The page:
That bit is working through a part of Mark where he talks about using metaphor to communicate, and seems to implicate the gospel itself in that idea in what feels like a very self-conscious, modern way. Most of what he does is tell stories, and the things that he does are almost explicitly shown to be metaphorical tools themselves, within the story of the gospel. I really like that idea. (forgive me I am not a pronoun capitalizer)
The impact I want my work to have... I normally feel so overwhelmed by material concerns and trying to keep it working as a career that I am just desperate for people to read it at all!! But also I'm increasingly feeling a sort of flattening, hemming-in of creative and ideological spaces in our pop culture... We're in this desperate scrambling moment of late capitalism and all of our spaces for creativity and interaction are being turned into shopping malls. And at the same time everybody is overwhelmed by the same material concerns; we're all wandering around these entirely corporatized internet shopping-malls trying to make our art and have people care about it, in this environment systemically deadening to art. For the huge quantity of art being produced in both corporate and independent contexts I feel like we don't meaningfully have much of an "underground" right now, or much work that's challenging or deeply, meaningfully weird? This isn't really a resolved idea for me. And I don't think I am really living up to that in my work, but I guess I want to push in that direction.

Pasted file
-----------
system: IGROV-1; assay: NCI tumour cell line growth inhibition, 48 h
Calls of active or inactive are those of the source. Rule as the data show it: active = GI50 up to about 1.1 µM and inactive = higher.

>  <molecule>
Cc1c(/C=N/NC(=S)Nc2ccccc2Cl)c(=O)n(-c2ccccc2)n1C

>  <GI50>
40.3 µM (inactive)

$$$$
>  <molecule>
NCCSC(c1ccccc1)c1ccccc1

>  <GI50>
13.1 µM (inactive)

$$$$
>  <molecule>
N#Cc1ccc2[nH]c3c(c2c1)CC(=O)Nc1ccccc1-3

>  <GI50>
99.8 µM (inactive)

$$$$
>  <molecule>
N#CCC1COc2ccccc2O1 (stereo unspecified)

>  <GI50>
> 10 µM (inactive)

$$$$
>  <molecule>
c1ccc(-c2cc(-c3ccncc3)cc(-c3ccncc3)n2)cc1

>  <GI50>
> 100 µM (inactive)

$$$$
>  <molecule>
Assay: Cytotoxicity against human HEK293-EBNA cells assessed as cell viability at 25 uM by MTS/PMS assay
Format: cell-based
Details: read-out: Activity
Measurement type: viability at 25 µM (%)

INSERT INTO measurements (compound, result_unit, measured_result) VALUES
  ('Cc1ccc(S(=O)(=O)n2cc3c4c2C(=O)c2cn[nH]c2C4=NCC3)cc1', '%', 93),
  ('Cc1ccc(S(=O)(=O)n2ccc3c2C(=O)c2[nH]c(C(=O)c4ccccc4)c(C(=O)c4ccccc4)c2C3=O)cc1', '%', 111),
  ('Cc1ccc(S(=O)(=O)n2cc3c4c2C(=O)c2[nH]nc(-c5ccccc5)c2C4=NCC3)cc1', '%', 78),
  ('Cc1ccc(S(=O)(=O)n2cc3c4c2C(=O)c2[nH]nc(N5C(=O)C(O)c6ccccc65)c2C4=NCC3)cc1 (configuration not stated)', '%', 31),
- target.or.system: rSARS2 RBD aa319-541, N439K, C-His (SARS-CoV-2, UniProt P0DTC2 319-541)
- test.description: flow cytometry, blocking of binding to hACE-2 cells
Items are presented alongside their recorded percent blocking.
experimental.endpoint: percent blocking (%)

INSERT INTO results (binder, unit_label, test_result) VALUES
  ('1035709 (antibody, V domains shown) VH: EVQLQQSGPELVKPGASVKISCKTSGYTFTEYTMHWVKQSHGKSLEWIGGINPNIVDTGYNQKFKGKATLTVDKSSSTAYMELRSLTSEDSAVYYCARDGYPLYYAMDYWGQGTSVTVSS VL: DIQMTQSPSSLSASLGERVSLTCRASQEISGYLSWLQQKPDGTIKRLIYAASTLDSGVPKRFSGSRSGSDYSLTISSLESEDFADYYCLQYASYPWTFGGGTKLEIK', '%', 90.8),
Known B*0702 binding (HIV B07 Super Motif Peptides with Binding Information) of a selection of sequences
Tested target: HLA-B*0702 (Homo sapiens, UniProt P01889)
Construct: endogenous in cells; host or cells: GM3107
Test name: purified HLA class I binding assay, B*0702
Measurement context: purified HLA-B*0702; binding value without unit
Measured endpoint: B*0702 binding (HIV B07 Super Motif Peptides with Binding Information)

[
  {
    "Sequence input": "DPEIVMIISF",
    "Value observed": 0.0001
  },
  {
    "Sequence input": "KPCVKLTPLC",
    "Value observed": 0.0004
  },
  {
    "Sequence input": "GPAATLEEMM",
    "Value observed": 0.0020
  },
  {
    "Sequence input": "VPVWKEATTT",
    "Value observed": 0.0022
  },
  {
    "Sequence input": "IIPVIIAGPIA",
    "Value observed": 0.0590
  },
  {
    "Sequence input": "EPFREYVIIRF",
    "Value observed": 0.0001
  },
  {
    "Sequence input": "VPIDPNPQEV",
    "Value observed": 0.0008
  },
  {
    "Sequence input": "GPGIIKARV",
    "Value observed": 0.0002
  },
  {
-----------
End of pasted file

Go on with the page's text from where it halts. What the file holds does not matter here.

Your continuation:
I feel that. I think the mindset people have now when consuming comics or movies or any media seems troublingly impersonal and also unimaginative, probably from the capitalist nature of the atmosphere you’ve described. You’ve been making comics and telling stories for awhile now, have you noticed a shift in how readers respond or engage with your work?
I think I agree with that about reception becoming impersonal and unimaginative—I wish there was more of a popular contempt for the sorts of things that technologically perfected mass media is doing and failing to do creatively. It's hard to hold onto that backlash when mass media is so all-consuming, so engrossing and enormous, tho. I wish the political-mindedness that's percolated into our discourse had more teeth and more intentionality to it.